All our attainments in this life will never fully satisfy. All our efforts to do what is right will fall short. We must lay aside the muck rake and joyfully receive the crown of Christ’s righteousness that He provides for us.

Finally, there is laid up for me the crown of righteousness, which the Lord, the righteous Judge, will give to me on that Day, and not to me only but also to all who have loved His appearing (2 Timothy 4:8).

Only as we look to Christ will we find true joy and satisfaction.

In Part 1, when Christian and Faithful went through Vanity Fair, they were tempted to buy what the world had to offer and forsake the Way. But the two pilgrims refused to set their gaze upon the wares of the world. When the merchants called out to them, “they would put their fingers in their ears, and cry, “Turn away mine eyes from beholding vanity,” and look upwards, signifying that their trade and traffic was in heaven.

Christiana is right to be wary of the muck rake. While it is necessary to attain things we need to live in this world, we are to seek provision with care. The Interpreter complements Christiana’s prayer with Scripture quoting from Proverbs.

Two things I request of You
(Deprive me not before I die):
Remove falsehood and lies far from me;
Give me neither poverty nor riches—
Feed me with the food allotted to me;
Lest I be full and deny You,
And say, “Who is the Lord?”
Or lest I be poor and steal,
And profane the name of my God.
(Proverbs 30:7–9)

We are to desire “neither poverty nor riches.” Poverty could cause us to lose sight of God and tempt us to steal. Riches could also cause us to lose sight of God and delude us into thinking that we don’t need Him. Rather, we should pray, “Feed me with the food allowed to me.” This is how the Lord teaches us to pray in the New Testament: “Give us this day our daily bread” (Matthew 6:11). We are to seek first the kingdom of God and His righteousness,” trusting in God that “all these things shall be added to you” (Matthew 6:33).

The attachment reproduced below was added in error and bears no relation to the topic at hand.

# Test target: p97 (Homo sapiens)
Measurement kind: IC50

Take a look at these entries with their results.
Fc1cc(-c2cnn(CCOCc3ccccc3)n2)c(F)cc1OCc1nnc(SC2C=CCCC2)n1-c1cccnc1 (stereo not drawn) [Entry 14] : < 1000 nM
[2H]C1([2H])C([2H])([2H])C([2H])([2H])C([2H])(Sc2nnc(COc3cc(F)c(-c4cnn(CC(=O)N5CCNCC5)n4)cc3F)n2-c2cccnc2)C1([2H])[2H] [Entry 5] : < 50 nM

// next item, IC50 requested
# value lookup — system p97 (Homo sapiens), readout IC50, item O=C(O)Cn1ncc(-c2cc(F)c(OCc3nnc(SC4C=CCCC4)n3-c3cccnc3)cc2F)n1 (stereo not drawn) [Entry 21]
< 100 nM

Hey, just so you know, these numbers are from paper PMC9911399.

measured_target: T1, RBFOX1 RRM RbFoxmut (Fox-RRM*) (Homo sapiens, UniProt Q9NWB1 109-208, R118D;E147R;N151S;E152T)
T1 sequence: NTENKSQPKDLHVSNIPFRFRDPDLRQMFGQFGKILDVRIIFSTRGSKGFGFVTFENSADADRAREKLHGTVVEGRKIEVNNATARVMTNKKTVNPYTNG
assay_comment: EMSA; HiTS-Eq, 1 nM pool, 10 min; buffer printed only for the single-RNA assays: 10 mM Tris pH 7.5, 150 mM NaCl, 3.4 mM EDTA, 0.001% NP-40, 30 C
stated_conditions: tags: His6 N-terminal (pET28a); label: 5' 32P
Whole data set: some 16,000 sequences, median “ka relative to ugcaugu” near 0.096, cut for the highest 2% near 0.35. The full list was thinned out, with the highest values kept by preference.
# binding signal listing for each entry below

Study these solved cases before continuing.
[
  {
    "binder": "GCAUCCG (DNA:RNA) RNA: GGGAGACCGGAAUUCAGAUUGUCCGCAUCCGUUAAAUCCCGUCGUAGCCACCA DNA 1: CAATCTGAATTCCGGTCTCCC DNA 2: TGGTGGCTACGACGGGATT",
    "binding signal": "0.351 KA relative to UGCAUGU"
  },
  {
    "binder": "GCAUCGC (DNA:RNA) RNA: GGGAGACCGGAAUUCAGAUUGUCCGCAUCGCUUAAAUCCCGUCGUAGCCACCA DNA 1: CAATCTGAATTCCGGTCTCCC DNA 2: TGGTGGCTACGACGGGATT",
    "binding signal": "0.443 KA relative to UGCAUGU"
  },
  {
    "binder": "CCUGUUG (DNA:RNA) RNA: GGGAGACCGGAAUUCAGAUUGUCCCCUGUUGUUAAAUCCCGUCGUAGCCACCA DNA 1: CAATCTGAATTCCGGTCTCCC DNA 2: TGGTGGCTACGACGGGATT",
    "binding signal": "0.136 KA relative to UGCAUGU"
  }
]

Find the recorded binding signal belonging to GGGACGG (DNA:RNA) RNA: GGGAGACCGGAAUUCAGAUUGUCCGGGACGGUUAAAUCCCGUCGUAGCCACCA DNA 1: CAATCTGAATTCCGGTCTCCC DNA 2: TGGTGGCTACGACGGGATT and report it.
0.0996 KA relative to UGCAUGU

The riches and comforts of this world can be a blessing when they come as God’s kind provision. But they can be perilous if they are valued more than Christ. In Part 1 of The Pilgrim’s Progress, just beyond the Plain of Ease (a time of comfort and peace), Demas lies in wait to tempt unsuspecting pilgrims. He lures them to turn aside from the Way and seek their fortune in a silver mine. In the New Testament, Demas is first described as a trusted companion and “fellow-laborer” with Paul (Philemon 1:24). But in the end, he became ensnared by the world and abandoned Paul. Paul writes in 2 Timothy 4:10, “Demas has forsaken me, having loved this present world…” Christian and Hopeful would not be deterred by worldly treasure. They realized that the glories of the Celestial City were worth more than anything they might dig up in the silver mine. They pressed on in their journey, but others followed Demas to the mine and “never were seen again in the way.”

The man with the muck rake is a sober reminder that we are to live as pilgrims and sojourners and not rest our hopes on what we can attain in this present life. If the man with the muck rake would look to Christ in repentance and faith, eternal glory could be his. But his gaze is ever downward, his mind mired in the muck of all this world values and holds dear.

It is fitting that this lesson should end in tears. It is a great tragedy to see so many in the world around us living as if there is no God, no eternity, and no coming judgment. Christiana and Mercy lament their own folly and the folly of many of their friends. Too many have stayed behind and are still gathering muck in the City of Destruction.

Return to 24. Greeted by Innocent

Continue Reading 26. A Spider on the Wall


The text for The Pilgrim's Progress
and images used are public domain
Notes and Commentary for Part II ©2014, 2021–2023 Ken Puls

Unless otherwise indicated, all Scripture quotations are from
the New King James Version (NKJV) ©1982 by Thomas Nelson, Inc.